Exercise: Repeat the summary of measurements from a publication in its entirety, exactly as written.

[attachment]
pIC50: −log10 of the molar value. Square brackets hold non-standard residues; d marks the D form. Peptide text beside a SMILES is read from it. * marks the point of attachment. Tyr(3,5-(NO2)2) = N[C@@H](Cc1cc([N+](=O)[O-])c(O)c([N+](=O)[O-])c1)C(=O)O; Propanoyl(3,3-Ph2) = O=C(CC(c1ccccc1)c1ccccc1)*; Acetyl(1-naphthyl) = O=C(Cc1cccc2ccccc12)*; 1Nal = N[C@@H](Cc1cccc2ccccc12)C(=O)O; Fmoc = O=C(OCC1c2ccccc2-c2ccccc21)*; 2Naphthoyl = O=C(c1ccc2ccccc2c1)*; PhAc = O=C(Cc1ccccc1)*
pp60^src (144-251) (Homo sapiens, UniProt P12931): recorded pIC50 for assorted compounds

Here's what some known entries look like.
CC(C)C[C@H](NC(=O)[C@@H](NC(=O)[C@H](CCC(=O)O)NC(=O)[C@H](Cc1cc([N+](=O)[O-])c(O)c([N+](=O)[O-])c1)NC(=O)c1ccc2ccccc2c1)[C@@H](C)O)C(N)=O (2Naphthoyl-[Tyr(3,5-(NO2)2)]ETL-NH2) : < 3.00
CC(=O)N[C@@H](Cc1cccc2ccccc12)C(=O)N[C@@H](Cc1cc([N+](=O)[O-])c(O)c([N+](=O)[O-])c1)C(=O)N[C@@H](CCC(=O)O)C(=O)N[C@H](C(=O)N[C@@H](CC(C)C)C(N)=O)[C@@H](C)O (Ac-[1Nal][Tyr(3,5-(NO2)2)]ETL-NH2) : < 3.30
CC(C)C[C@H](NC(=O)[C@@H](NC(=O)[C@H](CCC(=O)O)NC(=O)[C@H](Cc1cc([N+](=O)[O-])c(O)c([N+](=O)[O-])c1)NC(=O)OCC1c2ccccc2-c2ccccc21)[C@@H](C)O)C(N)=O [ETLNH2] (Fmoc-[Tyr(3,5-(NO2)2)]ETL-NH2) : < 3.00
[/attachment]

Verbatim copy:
pIC50: −log10 of the molar value. Square brackets hold non-standard residues; d marks the D form. Peptide text beside a SMILES is read from it. * marks the point of attachment. Tyr(3,5-(NO2)2) = N[C@@H](Cc1cc([N+](=O)[O-])c(O)c([N+](=O)[O-])c1)C(=O)O; Propanoyl(3,3-Ph2) = O=C(CC(c1ccccc1)c1ccccc1)*; Acetyl(1-naphthyl) = O=C(Cc1cccc2ccccc12)*; 1Nal = N[C@@H](Cc1cccc2ccccc12)C(=O)O; Fmoc = O=C(OCC1c2ccccc2-c2ccccc21)*; 2Naphthoyl = O=C(c1ccc2ccccc2c1)*; PhAc = O=C(Cc1ccccc1)*
pp60^src (144-251) (Homo sapiens, UniProt P12931): recorded pIC50 for assorted compounds

Here's what some known entries look like.
CC(C)C[C@H](NC(=O)[C@@H](NC(=O)[C@H](CCC(=O)O)NC(=O)[C@H](Cc1cc([N+](=O)[O-])c(O)c([N+](=O)[O-])c1)NC(=O)c1ccc2ccccc2c1)[C@@H](C)O)C(N)=O (2Naphthoyl-[Tyr(3,5-(NO2)2)]ETL-NH2) : < 3.00
CC(=O)N[C@@H](Cc1cccc2ccccc12)C(=O)N[C@@H](Cc1cc([N+](=O)[O-])c(O)c([N+](=O)[O-])c1)C(=O)N[C@@H](CCC(=O)O)C(=O)N[C@H](C(=O)N[C@@H](CC(C)C)C(N)=O)[C@@H](C)O (Ac-[1Nal][Tyr(3,5-(NO2)2)]ETL-NH2) : < 3.30
CC(C)C[C@H](NC(=O)[C@@H](NC(=O)[C@H](CCC(=O)O)NC(=O)[C@H](Cc1cc([N+](=O)[O-])c(O)c([N+](=O)[O-])c1)NC(=O)OCC1c2ccccc2-c2ccccc21)[C@@H](C)O)C(N)=O [ETLNH2] (Fmoc-[Tyr(3,5-(NO2)2)]ETL-NH2) : < 3.00